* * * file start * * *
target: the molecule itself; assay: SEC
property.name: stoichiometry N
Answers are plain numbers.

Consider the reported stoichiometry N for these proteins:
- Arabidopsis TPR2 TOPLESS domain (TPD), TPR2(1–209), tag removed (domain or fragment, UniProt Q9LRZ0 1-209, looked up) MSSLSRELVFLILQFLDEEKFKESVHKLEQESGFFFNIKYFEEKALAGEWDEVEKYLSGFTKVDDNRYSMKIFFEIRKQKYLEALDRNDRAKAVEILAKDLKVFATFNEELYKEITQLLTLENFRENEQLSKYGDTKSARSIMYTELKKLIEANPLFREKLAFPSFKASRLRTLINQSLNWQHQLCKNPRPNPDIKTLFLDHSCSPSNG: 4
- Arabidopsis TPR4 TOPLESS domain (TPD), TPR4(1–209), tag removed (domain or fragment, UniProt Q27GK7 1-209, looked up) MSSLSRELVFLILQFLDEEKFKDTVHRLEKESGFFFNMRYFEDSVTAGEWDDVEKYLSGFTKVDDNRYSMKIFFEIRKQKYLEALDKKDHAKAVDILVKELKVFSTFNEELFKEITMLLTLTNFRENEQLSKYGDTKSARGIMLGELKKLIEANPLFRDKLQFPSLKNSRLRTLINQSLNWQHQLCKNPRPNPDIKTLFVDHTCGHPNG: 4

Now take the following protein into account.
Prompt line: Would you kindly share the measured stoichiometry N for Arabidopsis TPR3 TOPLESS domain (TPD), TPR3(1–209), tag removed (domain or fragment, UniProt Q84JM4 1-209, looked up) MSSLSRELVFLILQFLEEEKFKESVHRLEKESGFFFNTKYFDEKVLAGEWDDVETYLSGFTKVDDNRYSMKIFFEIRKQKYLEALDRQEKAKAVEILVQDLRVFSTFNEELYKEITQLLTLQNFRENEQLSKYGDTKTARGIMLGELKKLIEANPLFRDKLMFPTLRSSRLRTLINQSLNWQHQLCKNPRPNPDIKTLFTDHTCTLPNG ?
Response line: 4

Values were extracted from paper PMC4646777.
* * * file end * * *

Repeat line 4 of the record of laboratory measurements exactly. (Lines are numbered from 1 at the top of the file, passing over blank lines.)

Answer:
Consider the reported stoichiometry N for these proteins: